Digital health companies raised huge amounts of cash during COVID-19 off the premise that their technologies could change a healthcare system struggling with high costs and overburdened providers.
But it’s challenging to sort out the evidence behind these digital health tools, according to Caroline Pearson, executive director of the nonprofit Peterson Center on Healthcare. One recent study of more than 200 digital health companies found many lacked clinical trials or regulatory filings backing up their claims.
The Peterson Health Technology Institute launched last week aims to provide independent evaluations of digital health tools’ clinical and financial benefits. Pearson joined Healthcare Dive to discuss the institute’s framework, how it will evaluate privacy and security and the gap between evidence and investment.
This interview has been edited for clarity and brevity.
HEALTHCARE DIVE: What does PHTI hope to achieve?
CAROLINE PEARSON: Big picture, we want to raise the bar on digital health purchasing and evidence generation. We're fundamentally optimistic. There's a ton of amazing technology out there, and that technology has the opportunity to deliver better healthcare at greater efficiency and to improve access.
But right now, because the market is so crowded and chaotic, it's very difficult to figure out where those great technological solutions lie. What we want to do is make it so everyone who's buying digital health tools understands what good looks like and what evidence they should be looking for to support those decisions. And in turn, investors and digital health developers will know what evidence folks want and begin to generate that evidence to really support their value proposition.
What will the framework ultimately look like for evaluating these tools?
PEARSON: On the framework specifically, the two primary domains are going to be clinical effectiveness and economic impact. First and foremost, if someone is going to substitute some sort of digital intervention for standard care, that patient deserves to know that a digital tool is going to make them better and that their time and energy are well spent.
Secondarily, the healthcare system writ large should expect that technology can be a mechanism for greater efficiency. If we're going to deliver care via a digital solution, it should be an equal or lesser cost than traditional care models. In addition to those core pillars, there's a bunch of other important things that purchasers care about that we'll be looking at. So that includes health equity, privacy and security, usability, and the broader context about the company and the competitive landscape in which it exists.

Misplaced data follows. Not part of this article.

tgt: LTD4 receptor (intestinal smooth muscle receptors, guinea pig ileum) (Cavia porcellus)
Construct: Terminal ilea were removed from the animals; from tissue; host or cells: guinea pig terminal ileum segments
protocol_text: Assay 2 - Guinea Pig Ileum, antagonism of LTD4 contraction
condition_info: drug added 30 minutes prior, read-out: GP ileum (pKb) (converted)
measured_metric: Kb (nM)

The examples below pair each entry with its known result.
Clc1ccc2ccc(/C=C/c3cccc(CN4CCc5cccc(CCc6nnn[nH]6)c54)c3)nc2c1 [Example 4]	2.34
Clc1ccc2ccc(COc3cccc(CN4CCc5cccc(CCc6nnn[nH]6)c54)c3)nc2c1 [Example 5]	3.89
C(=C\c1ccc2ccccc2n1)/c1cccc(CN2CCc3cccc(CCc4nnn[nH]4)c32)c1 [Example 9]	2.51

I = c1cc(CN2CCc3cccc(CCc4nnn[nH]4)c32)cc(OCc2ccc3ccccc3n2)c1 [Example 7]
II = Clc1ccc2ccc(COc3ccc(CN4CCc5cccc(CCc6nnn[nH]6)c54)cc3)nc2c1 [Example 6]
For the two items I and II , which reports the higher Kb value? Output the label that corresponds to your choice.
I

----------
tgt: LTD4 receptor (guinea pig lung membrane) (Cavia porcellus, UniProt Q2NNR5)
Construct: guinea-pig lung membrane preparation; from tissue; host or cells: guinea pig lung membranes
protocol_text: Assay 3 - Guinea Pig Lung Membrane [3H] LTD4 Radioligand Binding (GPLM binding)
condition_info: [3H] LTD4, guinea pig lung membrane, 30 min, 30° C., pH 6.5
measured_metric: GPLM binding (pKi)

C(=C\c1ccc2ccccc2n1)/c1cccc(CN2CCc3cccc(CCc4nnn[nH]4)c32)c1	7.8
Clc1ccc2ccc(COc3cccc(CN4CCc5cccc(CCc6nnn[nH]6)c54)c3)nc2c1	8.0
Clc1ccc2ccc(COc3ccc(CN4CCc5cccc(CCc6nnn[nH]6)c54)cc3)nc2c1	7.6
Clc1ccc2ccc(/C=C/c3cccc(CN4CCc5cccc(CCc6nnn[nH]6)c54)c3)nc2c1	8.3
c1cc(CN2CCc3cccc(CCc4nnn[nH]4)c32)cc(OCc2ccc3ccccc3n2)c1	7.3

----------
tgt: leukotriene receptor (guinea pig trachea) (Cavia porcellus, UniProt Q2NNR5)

Privacy and security is a big issue for digital health tools right now. How are you looking at that specifically?
On the security side — particularly for tools that are plugging into either payer systems, health plan systems, employer systems, or that are part of the electronic health record — those connection points create actual security risks. It's really about making sure security risks are clear, so when a health plan is considering a new tool, it's diligently working through each of those security connection points. And then obviously, we want to make sure companies are meeting best-in-class standards around security protocols.
One thing PHTI wants to address is this dichotomy between pandemic-era investment in digital health and evidence on these tools’ efficacy. Can you expand on that?
PEARSON: The post-COVID period was probably a bit of an anomaly with really frenetic levels of investment in digital tools. I think the current cooling of the market is a healthy moment for everybody to take a step back and see there's so many opportunities to improve healthcare here. But let's take a breath and make sure that we're investing in things that really work.
The timing for us has been really quite good. Initially, when we started thinking about this in 2021, 2022, folks might have said, everything's great. We don't need an independent evaluator. And now there's just so much demand, because if investors are putting money behind something, they want that evidence.
So I think it's a really good time to reset. You don't want to see that we have a push of digital health tools without great evidence, and people give up on the space. We really don't want anyone to give up on the space. It's time to prove what these tools can do for all of us in terms of long-term healthcare delivery.